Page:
Later I sent a text message to my friend, who had long since grown bored of watching me curse at his computer and therefore had abandoned me to find himself a drink. My friend is a polyglot and everything always sounds funnier in German, so I sent this:
- "Pornographie Zugang Gerät wir haben!" -- Probably not correct. I am monolingual and had to trust Google Translate.
- "Mit Mut und scharfen Stock."
- "Hanschen klein ging alein in die weite Welt hinein..."
Google Translate didn't help me with his last response, but a regular Google search found that it was quote mentioned in Wikipedia, Hänschen klein. Interestingly, this folk song is used as the theme music of Sam Peckinpah's 1977 film, "Cross of Iron".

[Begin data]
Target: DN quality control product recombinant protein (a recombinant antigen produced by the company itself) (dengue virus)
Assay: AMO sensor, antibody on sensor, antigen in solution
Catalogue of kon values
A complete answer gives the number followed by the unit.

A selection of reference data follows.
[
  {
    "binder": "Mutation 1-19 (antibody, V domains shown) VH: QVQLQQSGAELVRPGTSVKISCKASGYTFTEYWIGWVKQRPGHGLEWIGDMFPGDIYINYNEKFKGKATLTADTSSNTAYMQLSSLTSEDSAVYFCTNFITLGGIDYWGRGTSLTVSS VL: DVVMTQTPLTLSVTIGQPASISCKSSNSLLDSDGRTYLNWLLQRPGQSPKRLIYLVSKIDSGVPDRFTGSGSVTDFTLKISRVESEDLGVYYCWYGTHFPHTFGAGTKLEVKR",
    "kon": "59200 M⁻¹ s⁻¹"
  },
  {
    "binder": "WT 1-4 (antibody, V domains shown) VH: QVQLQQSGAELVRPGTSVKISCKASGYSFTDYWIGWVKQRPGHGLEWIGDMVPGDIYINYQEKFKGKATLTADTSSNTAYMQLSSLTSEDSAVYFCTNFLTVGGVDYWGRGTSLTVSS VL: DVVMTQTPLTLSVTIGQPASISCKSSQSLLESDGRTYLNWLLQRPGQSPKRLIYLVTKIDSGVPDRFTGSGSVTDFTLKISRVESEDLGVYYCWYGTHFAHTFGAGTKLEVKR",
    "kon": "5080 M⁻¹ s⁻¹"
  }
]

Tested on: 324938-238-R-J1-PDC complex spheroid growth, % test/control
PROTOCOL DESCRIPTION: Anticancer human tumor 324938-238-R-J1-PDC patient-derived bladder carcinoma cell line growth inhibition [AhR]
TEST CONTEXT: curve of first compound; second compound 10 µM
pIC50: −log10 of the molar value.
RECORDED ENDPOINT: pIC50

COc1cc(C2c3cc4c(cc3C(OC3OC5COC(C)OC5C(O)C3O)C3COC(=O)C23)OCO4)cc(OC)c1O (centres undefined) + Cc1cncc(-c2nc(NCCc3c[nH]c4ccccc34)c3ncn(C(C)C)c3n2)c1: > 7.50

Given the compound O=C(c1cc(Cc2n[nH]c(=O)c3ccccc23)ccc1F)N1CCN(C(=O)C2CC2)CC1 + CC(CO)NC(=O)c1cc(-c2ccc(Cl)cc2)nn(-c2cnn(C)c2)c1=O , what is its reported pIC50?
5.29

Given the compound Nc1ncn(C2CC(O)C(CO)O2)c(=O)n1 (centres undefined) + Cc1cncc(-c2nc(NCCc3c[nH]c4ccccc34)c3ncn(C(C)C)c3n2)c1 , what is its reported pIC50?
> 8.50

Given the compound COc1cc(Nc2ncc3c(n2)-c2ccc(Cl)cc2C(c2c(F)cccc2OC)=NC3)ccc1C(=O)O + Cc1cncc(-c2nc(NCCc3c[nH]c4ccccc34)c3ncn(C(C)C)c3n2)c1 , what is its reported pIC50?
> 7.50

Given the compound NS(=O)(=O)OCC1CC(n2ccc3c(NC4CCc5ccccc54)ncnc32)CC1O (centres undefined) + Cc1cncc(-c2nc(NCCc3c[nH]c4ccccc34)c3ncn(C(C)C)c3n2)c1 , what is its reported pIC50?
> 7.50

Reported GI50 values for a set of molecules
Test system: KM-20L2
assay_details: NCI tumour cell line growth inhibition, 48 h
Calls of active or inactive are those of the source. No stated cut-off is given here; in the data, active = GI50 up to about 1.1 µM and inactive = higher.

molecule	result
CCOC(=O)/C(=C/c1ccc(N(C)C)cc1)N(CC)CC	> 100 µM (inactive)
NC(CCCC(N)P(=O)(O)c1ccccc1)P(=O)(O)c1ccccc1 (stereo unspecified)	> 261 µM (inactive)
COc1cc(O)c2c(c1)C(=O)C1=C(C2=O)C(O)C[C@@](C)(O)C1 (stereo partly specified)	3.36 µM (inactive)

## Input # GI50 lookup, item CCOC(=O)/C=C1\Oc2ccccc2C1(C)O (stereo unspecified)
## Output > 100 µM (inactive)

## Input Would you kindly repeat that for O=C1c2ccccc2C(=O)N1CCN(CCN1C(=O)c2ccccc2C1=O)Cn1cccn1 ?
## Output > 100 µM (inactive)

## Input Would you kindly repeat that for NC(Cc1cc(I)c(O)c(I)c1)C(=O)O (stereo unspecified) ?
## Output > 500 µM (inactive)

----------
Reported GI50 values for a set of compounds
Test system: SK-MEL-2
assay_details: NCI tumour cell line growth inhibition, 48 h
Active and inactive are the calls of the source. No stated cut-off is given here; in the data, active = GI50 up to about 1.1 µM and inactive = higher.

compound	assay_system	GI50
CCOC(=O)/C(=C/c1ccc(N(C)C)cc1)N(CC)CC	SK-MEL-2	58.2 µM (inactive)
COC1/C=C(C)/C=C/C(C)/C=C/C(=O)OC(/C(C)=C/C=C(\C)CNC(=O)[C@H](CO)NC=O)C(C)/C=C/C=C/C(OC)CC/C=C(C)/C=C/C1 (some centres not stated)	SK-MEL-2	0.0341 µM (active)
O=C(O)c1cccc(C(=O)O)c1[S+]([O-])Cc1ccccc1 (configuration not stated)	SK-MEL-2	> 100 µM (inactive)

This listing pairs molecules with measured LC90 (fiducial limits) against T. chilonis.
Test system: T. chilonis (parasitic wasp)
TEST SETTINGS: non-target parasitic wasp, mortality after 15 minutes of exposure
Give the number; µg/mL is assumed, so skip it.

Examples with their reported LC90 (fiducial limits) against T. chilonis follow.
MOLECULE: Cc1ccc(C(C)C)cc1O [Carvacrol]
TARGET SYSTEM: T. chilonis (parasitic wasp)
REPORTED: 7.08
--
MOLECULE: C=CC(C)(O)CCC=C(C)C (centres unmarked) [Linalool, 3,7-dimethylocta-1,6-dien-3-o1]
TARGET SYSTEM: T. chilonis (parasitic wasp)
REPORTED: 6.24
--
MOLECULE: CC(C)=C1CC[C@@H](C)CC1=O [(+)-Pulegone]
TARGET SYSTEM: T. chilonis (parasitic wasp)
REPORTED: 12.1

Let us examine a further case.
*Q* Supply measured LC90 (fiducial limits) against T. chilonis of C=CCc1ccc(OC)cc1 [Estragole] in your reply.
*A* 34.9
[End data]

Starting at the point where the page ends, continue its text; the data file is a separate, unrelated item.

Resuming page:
--root 07:03, 25 November 2008 (PST)
Distance from a road in the United States
How far are you from the closest road? This is a very interesting USGS map:
--root 14:30, 23 November 2008 (PST)
I'm not a Democrat. I'm probably the most conservative person in all of San Francisco (which still makes me a Liberal Pinko Freak in many parts of the US). I'm registered "no party". An any rate, I think the following is a good illustration of how the tax plans would effect your tax bracket.
This may be a little moot in retrospect given that the Republicans in general had a bad day at the polls a few weeks ago.
--root 14:30, 23 November 2008 (PST)